Freeriding and the PTA
A long time ago the PTA at my kids' elementary school did a lovely job of planting bushes and flowers in front of the school. We paid our PTA dues, but that's it. By the usual definition of "freerider" I seem to be one--I received the benefit of the planting, but didn't fully pay for it, since I did none of the labor. My reasons for not helping seem to acquit me, though, which goes to show that "freerider" isn't automatically pejorative. A "freerider" is not necessarily a freeloader, a moocher, a cheat. There are innocent freeriders and guilty freeriders.
So, my reasons. I benefited from the flowers, but really just by accident. I couldn't help but pass by them when taking my kids to school. I can't say that I wanted to see them planted, beyond a casual "that's nice." I wasn't doing so little to help because others were doing so much. Had they done less, so there would have been no flowers, I would have done just as little. To be a bad freerider, I have to (a) benefit from a public good without fully paying but I also have to (b) endorse the good--care about it, want it, as opposed to merely receiving it. There are some things we all must be presumed to care about -- clean air, good health, etc. -- but flowers aren't among those things. I can't be accused of self-deception if I say I didn't care (much) about the flowers.
Suppose I had really cared about the flowers but lots of people wanted to plant them. In that case, my contribution would have been gratuitious or worse. I would have been in the way, or might have crowded out another eager worker. To be a bad freerider, I'd have to meet conditions (a) and (b) but also something like (c): I could contribute without excluding those for whom helping is a privilege (assuming for me it's not).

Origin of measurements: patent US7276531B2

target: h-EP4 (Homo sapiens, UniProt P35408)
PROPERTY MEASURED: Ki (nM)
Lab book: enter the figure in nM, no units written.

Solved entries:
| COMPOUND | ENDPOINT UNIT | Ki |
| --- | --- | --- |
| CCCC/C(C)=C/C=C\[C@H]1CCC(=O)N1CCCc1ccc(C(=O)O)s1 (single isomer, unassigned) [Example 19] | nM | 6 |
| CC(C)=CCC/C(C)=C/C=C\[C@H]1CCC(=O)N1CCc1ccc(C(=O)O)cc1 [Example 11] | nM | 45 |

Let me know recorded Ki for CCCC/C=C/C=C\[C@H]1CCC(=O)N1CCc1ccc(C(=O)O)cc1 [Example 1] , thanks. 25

Then we need a condition having to do with self-harm. A bad freerider meets conditions (a), (b), (c) and also (d): I could contribute without causing excessive harm to myself or others. Of course, I might have a slightly aching back afterwards, and my child might be slightly less happy during my absence. But I'm excused if helping is going to mean having a heart attack or abandoning my sick child, or what have you.
Again, never mind vaccination. I'm pondering, for the moment, whether this is a good enough definition of "bad freerider" for purposes of deciding when you have to participate in PTA activities and when you don't.
Labels: ethics, PTA, vaccination
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